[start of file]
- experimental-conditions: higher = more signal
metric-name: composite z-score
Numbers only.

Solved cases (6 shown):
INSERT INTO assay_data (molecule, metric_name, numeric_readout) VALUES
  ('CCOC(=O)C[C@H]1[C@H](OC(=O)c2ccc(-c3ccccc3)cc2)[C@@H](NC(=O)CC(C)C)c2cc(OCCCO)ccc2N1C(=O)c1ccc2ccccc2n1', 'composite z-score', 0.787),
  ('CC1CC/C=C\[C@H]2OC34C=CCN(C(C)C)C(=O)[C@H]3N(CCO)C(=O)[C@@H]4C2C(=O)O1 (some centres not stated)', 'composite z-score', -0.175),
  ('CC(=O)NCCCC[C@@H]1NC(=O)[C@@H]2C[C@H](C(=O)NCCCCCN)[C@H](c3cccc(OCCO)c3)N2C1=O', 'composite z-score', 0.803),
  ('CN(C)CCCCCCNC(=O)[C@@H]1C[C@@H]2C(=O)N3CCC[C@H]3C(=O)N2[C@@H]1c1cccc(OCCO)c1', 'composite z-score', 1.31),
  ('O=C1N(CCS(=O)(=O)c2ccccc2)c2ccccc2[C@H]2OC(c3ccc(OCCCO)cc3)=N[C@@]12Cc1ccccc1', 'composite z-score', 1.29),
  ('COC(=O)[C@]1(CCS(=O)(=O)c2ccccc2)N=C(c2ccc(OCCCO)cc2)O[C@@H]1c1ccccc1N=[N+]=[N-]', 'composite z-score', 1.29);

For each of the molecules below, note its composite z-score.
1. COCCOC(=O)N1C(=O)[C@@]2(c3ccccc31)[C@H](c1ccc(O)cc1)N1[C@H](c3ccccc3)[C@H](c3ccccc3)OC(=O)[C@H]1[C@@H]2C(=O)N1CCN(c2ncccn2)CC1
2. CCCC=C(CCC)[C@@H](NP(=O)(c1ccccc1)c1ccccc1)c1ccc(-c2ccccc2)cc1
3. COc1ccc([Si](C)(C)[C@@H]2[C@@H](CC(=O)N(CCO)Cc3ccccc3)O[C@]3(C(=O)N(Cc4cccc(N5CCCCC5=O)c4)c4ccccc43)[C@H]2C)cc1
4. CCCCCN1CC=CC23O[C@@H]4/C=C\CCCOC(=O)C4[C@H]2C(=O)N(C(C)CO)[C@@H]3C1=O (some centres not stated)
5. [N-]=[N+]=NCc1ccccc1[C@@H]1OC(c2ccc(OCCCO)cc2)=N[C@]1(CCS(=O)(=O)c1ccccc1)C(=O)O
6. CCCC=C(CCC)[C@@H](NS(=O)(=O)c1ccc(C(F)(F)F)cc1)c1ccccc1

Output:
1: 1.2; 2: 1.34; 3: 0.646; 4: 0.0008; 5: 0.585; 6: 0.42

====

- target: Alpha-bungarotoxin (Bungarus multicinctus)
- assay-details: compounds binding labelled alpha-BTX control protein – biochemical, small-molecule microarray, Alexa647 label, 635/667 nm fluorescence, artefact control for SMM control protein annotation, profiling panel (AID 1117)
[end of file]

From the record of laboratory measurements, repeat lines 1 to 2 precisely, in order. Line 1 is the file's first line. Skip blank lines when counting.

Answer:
- experimental-conditions: higher = more signal
metric-name: composite z-score